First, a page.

to Ease The Stress On Children When Its Time to Move...
Moving from one house to another is seldom easy and never fun for
anyone, and if the parents fail to plan carefully, a move can be
needlessly traumatic for the children. If, on the other hand, parents
deal with their childrens concerns and needs thoughtfully,
much of that distress and discomfort can be avoided.
see moves differently than their parents do, and they benefit much
less from that change in their lifestyles, or so it seems at the
time. Most often, a change in houses or communities heralds an important
step forward for the adult members of the family.
The family moves because
Daddy or Mommy has a great new job or a promotion in reward for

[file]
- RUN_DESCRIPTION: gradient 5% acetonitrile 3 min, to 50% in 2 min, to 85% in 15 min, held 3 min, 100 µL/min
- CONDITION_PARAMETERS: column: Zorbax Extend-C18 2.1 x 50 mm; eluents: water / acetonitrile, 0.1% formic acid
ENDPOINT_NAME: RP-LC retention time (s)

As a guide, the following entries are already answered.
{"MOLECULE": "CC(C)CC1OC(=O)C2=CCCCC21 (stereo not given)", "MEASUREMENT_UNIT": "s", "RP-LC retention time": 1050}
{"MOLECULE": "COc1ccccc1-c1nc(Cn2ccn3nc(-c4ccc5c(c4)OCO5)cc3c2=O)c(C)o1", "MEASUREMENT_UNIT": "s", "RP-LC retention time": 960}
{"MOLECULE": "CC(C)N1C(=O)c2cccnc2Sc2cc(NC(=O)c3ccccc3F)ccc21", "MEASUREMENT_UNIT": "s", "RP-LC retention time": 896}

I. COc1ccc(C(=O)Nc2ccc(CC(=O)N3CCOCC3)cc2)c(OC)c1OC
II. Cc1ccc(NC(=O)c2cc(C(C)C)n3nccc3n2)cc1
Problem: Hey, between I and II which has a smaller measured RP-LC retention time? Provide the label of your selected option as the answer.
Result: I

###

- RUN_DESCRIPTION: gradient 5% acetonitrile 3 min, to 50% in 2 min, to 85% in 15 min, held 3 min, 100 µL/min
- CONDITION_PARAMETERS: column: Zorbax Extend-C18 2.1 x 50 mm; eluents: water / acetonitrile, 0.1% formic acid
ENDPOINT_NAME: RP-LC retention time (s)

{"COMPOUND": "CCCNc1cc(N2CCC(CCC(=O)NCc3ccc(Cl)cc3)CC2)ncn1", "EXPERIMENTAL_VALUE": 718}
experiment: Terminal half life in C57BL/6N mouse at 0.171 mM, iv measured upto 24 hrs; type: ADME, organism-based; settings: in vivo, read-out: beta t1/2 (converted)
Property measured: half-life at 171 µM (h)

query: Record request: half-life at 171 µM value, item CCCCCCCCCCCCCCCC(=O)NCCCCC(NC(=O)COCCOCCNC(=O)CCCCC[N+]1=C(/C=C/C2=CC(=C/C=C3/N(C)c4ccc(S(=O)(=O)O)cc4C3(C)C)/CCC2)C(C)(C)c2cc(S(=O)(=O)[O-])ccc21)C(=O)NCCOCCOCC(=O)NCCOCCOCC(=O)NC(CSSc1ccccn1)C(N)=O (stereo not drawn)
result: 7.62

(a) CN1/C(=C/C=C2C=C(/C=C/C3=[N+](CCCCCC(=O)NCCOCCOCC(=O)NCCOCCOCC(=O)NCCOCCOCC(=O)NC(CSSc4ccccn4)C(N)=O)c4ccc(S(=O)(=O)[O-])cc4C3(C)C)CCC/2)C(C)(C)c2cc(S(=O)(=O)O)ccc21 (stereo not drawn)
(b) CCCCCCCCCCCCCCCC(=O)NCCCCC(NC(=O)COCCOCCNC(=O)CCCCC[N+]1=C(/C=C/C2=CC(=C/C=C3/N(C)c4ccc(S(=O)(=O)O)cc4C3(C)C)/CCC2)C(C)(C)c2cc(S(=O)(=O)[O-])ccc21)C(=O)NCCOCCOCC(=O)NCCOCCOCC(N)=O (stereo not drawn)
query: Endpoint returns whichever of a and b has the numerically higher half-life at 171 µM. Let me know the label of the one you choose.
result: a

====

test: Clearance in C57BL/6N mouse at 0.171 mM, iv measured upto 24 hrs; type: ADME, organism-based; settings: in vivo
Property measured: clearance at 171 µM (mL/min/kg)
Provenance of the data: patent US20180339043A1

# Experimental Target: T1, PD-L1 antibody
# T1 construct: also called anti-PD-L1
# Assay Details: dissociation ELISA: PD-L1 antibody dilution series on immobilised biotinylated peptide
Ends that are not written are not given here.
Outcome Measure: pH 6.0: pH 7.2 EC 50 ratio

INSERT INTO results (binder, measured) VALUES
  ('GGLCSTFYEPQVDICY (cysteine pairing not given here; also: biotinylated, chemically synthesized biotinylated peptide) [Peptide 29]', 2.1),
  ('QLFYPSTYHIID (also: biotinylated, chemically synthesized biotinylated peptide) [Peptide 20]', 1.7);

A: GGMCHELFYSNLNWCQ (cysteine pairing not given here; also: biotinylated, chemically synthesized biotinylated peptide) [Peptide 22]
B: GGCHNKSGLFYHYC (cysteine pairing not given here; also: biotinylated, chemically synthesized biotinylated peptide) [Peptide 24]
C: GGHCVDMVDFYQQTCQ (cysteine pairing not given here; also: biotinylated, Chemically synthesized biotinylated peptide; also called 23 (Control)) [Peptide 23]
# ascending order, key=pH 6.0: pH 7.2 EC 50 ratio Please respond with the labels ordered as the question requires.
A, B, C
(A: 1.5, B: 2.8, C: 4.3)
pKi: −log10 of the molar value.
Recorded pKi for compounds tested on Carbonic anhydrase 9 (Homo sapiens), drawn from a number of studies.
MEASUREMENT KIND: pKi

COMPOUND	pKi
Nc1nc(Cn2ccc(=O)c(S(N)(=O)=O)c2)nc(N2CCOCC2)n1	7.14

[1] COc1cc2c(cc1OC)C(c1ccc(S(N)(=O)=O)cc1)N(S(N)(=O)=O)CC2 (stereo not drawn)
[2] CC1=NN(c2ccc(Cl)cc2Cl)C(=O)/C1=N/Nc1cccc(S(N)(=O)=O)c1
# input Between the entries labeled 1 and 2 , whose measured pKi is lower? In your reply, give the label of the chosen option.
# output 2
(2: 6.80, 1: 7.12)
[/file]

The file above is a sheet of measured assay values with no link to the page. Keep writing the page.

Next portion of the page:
years of hard work. They move because financial success has allowed
the purchase of a bigger and nicer house in a more costly neighborhood.
They move because they can finally afford private bedrooms for each
child and perhaps a pool in the back yard.
the 1990s, mobile and hard striving people typically live
in a house for about four years and then move on as their careers
or fortunes allow. That short time span is only a small percentage
of the life-to-date for a 30- or 40-year-old, and it includes almost
all the years he or she can remember.
To a parent, this house
may be only the place they have lived recently. They think of it
as a way station on the road of life. To kids, however, it may be
the only home they have ever really known. This is their house,
the place they feel safe and comfortable and thoroughly at home.
A house is much more than
a roof and walls to a child. It is the center of his or her world.
A move threatens to take that sphere away and leave something totally
strange in its place. The familiar friends, schools, shops and theaters,